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  • Writer's picturePaul Weston


Updated: Feb 18

Murat King of Naples by Francis Gerand

The French Revolution, as do all revolutions, gave opportunities to able men and women, Napoleon above all.  My fictional characters, Captain Morlaix and his wife Odile, commoners, have risen far above anything they could have expected under the Ancien Régime, but their adventurous lives are as nothing compared with the historical figure of Joachim Murat. 


Murat appears in my novel, Not by Sea, and I have just finished reading a biography of him:  Joachim Murat – Marshal of France and King of Naples by Andrew Hilliard Atteridge.


Murat’s life is almost beyond the imagination of a novelist. The son of a prosperous innkeeper from La Bastide in Gascony, he eschewed the life of a trainee priest, and in 1787 left the seminary at Toulouse, and marched out of the city in the service of King Louis XVI, as Private Murat of the Chasseurs à Cheval de Champagne, exchanging his soutane for a green uniform with white facings.  Uniforms were important to Murat, and as his career progressed, they became astonishingly splendid and ostentatious.


In 1787 it would have been almost impossible for a commoner to progress very far in the French Army, but, as Atteridge writes “It was only two years to wait until 1789 would make all things possible, even for a private of Chasseurs in a provincial garrison”.


Murat’s rise was rapid.  He came to Napoleon’s notice when he captured the forty guns which Napoleon deployed to deliver his famous “whiff of grapeshot” which suppressed the Royalist uprising of 13 Vendémiaire.  Italy, Egypt, Germany and Poland witnessed ever larger calvary charges personally led by Murat, and promotion followed promotion.  He married Caroline Bonaparte, carried Josephine’s crown at the coronation, and became an Imperial Prince and his wife the owner of the Elysée palace.  After the Emperor’s successes at Ulm and Austerlitz, Murat was made Grand Duke of Berg, a part of Germany with Dusseldorf as its capital.  He considered this to be scant reward, and was disappointed when he was denied the crown of Poland.


Murat on Horseback by Jean-Gilles Berizzi

After suppressing popular uprisings in Spain, and his disappointment at Napoleon giving the Spanish crown to Joseph Bonaparte, Murat was given the choice of the thrones of Portugal or Naples.  He chose Naples, just vacated by Joseph, and was King of Naples between 1808 and 1812, often frustrated by his lack of independence from France.  He commanded the cavalry in the invasion of Russia, accompanied by a vast and splendid baggage train, but deserted the army during its retreat and returned to Naples.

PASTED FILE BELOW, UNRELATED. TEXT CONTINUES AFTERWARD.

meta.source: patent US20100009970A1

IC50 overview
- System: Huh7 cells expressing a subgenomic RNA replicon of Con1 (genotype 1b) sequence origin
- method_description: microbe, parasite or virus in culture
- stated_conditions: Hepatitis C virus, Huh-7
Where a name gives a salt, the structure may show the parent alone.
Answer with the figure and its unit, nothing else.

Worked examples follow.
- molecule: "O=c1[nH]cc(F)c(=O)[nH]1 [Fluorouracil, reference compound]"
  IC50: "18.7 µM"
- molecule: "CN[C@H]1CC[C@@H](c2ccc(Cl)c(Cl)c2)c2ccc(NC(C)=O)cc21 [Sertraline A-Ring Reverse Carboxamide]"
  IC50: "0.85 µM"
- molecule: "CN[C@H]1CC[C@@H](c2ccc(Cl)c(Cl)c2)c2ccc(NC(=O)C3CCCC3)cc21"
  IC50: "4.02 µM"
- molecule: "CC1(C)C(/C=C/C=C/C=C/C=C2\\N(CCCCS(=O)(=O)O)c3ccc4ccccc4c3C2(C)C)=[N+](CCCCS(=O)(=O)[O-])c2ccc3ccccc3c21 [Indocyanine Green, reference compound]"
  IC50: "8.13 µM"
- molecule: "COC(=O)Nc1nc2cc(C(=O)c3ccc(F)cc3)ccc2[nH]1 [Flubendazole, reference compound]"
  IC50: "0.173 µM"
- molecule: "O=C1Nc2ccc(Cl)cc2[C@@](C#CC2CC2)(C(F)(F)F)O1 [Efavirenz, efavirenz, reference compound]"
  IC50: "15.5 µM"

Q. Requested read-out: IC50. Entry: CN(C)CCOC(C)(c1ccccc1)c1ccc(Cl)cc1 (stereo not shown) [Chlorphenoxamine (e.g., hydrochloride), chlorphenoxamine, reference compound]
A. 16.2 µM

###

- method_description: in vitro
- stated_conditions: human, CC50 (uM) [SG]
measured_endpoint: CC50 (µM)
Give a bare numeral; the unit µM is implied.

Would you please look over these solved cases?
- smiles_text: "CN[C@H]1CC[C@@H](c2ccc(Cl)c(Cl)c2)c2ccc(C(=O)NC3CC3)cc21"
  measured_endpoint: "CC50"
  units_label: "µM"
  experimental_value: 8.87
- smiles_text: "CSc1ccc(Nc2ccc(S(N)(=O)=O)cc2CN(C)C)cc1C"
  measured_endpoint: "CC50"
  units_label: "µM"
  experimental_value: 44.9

He equivocated as to which side he should join following Napoleon’s return from Elba, but after Waterloo he had little bargaining power, and became a fugitive, eventually coming to a sordid end before a firing squad after trying to return to Naples with a handful of Corsicans.


Can we draw conclusions from this story?  I think perhaps we could say firstly that the potential of nations or organisations is greatly reduced if advancement is only open to those of a particular class or orthodoxy of view, but that when these previously suppressed able and energetic men advance rapidly, they become more effective oppressors than the those they replace.  Secondly, the outcome of a revolution, like a war, is impossible to predict, and they both should be avoided at almost any cost.


It is surprising that Napoleon’s ambition, though vast, seems so old fashioned.  Revolution had brought him to power, but he dreamed of creating a traditional dynasty, and imposing its rule on Europe.  It is possible to argue that, in retrospect, Trafalgar marked the beginning of the end for the Empire.  Europe’s overseas trade was likely to remain substantially diminished, and there was very little prospect of invading and defeating England, with her burgeoning industrial strength and economic power. 


Napoleon made a serious error by invading Portugal, and then occupying Spain.  He seemed to have little idea that imposing French rule, though nominally inspired by Enlightenment values, would be unpopular, and that irregular forces could sap the strength of regular armies.  He repeated the mistake in Russia, apparently assuming that the capture of Moscow would lead to the Russians coming to terms with him, though, as a reader of Tolstoy would know, the Russians did not consider themselves defeated, and had no intention of negotiating.


I do not know how Murat felt, when as King of Naples in 1810, he watched as HMS Spartiate, 74, captured from the French at the Nile, and which had played a glorious part at Trafalgar, sailed insolently into the Bay, defeated the Kingdom’s puny naval forces, and then proceeded to make a leisurely survey of the harbour’s defences.  Did he feel only indignation, or perhaps icy fingers of doubt about the ultimate success of the Empire?


An anecdote, what Atteridge calls a “Gascon trick”, is worth noting.  In Vienna, Murat and fellow general Lannes walked slowly across the bridge in Vienna with their hands behind their backs, although the bridge was mined and had an Austrian artillery battery at its end, the guns loaded and gunners standing by with smoking matches.  He engaged the Austrians in conversation, persuaded them that a peace treaty was imminent, and that a battalion of French grenadiers had no intention of attacking the bridge, but was merely marking time to keep warm.  When it was obvious that the French were in fact attacking the bridge, the battery commander’s shout of “Fire!” was hardly audible, as Murat had caught him by the throat, and his fellow general knocked the matches out of the gunners’ hands.

Napoleon and Murat by Edouard Detaille


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